I was six months’ pregnant when I did the Action Cancer calendar. The reason I did it was to support Erin and her brother Chris who are family friends.
We really admire what he’s done for the charity and I was happy to do anything I could.
My husband Colin was happy for me to do the nearly nude pose, but when we suggested he do the boys’ calendar, it was a different story.
I was happy enough posing for Miss June. I knew it would be tasteful.
I guess I was slightly thinking of the Demi Moore image, and I wanted to show my bump so it was obvious I was pregnant, and not just carrying some extra pounds.
We kept on our knickers so we didn’t feel we had to cover everything, just the top half. I had a big fan but everybody had different props. I am very pleased with the result.”
Jane: Miss August
Jane Dunbar (24, below) is a health and safety officer and lives in Antrim with her husband Andrew. She says:
My husband is in the boys’ Action Cancer calendar so it’s a family affair. Of course the girls’ calendar is better. I posed with EL James’ book Fifty Shades of Grey, the summer reading for me and my mum. I have read the novel and found it very detailed, definitely a good, rather naughty read. There is a special reason I wanted to pose for this calendar. We lost my auntie two years ago, she was only 34 and developed stomach cancer. Honestly, every time you turn round, you hear of someone else with this disease. We do quite a lot of fundraising and at Halloween had a Stand Up To Cancer party.
Erin is a friend so Andrew and I thought we’d join in. He’s the man posing with the big golf bag. My sister-in-law, Emma Hutton, also posed. I have had a bit of ribbing, but it’s worth it.”
Emma: Miss May
Emma Hutton (28) is a bank official who lives in Newtownards with her husband Ian. She says:
I wanted to do this as Action Cancer is a cause that’s close to my heart. My grandfather James, known as Jim, had prostate cancer and although I didn’t really know him, he’d suffered from the disease for about 10 years before he passed away.
I’ve friends who do a lot for Marie Curie, another great charity, and my mate Cathy works in the Marie Curie Hospice.
Because so many people in our circle have suffered from cancer — my cousin’s grandfather and another cousin’s father-in-law passed away with cancer — it seemed important to do it. After all, cancer is like an epidemic these days.
I posed in my riding jacket, boots and whip — a bit Soho — and got roped into this shoot at the last minute.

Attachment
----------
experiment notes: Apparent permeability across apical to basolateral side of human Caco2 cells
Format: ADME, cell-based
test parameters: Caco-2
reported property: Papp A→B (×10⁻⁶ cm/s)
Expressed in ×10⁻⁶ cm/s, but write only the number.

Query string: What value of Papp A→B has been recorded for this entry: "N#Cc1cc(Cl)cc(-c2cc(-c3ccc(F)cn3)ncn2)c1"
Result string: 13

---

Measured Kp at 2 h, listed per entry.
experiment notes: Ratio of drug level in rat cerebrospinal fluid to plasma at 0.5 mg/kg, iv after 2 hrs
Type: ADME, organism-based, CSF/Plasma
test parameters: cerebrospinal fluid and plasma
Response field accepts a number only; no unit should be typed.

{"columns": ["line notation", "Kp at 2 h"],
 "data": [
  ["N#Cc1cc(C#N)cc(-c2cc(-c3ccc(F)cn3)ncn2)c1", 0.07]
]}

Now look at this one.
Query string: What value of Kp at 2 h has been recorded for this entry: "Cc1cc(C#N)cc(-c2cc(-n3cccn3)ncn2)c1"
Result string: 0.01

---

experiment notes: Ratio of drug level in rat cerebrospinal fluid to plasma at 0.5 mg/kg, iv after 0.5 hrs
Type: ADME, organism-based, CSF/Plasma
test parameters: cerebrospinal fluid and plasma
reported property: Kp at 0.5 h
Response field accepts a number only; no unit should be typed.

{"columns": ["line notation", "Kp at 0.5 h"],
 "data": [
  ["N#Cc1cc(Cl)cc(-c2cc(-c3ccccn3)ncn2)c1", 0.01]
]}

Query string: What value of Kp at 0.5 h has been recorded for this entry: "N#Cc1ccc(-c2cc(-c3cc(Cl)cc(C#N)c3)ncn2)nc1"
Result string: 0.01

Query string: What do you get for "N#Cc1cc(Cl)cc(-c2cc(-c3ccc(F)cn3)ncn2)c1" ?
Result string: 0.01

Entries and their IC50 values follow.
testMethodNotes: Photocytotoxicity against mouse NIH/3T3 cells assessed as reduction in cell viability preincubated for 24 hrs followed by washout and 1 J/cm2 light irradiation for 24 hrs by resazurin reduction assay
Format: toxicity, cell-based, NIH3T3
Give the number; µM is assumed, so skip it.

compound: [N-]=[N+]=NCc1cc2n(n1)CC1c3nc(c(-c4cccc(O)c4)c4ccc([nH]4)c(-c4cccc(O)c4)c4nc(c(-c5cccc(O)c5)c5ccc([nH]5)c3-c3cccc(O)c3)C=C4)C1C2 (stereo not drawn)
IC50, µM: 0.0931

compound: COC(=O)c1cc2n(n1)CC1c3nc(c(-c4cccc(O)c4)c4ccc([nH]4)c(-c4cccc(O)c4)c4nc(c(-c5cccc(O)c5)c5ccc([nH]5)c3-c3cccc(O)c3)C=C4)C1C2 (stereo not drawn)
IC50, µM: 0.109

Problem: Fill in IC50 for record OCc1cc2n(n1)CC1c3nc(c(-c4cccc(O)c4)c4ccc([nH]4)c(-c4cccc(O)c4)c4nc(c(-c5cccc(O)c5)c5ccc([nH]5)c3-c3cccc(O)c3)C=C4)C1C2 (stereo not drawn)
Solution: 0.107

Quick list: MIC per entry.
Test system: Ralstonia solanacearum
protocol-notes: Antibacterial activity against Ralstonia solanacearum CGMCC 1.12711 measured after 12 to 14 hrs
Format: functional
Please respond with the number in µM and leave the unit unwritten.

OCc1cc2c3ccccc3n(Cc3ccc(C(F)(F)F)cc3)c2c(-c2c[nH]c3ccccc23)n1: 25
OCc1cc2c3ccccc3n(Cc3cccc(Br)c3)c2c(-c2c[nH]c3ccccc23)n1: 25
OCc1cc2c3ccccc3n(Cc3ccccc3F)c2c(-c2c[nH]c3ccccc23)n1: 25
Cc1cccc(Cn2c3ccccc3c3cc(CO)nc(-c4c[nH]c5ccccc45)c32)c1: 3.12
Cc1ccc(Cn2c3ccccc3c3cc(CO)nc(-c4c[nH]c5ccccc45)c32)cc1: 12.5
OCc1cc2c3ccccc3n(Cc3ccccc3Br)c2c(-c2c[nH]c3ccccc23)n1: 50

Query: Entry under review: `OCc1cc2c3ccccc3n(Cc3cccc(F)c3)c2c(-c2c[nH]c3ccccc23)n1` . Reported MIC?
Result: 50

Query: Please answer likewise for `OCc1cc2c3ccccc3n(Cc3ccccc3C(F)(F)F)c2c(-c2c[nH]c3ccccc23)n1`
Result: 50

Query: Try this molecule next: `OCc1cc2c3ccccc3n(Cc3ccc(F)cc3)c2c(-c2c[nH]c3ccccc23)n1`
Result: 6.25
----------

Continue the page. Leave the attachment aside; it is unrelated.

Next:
My courage from the night before disappeared. I was very nervous, as it’s something I hadn’t done before. But afterwards, I felt, ‘we’ve done this’. It gave me confidence and I’m really pleased with the result.
The funny thing is that I’m Miss May and my dad turns 60 in May, so the joke is that this is something he’ll definitely remember!”
Shannon: Miss April
Shannon Wilson (19) is studying biomedical engineering at the University of Ulster, Jordanstown, and lives with her parents in Portavogie. She says:
It was a different experience, interesting, and when Erin mentioned the calendar, I thought, ‘Why not?’ It’s a really good thing. Cancer touches so many people and my grandad Alec has had prostate cancer for years. Happily, it’s under control.
When we had to get our clothes off I did think, ‘Why did I agree to this? But in the end it was fun and a really good laugh. I posed with cupcakes and had two of them strategically placed. They weren’t that large, but they did the job. In the end I was in three of the shots as Miss April, then in the group shots for September and December.
My boyfriend Jason was really supportive. I just told my parents I was doing a shoot for Action Cancer, not what kind of shoot. I’m not even sure whether they know now.”
Bare facts about calendars
- The first charity calendar was produced by Grassington WI in memory of John Baker, the husband of one of their members, Chris. He died of leukaemia in 1998. They raised funds for Leukaemia & Lymphoma Research. The women became celebrities, and appeared on the Jay Leno show in America.
- Since then, ‘nude’ charity calendars have become an institution and this year’s crop include calendars produced by Royal Marine WAGs to raise money for the Royal Marines Charitable Trust Foundation and Trinity College students who are raising cash for their Cancer Society.
- The Action Cancer male nude calendar tradition started a few years ago. This is the first Action Cancer nude female calendar and will raise funds for the charity’s breast screening programme for women here outside the NHS age range, ie, from 40 to 49 and over 70. For further info, tel:028 9080 3344 or firstname.lastname@example.org.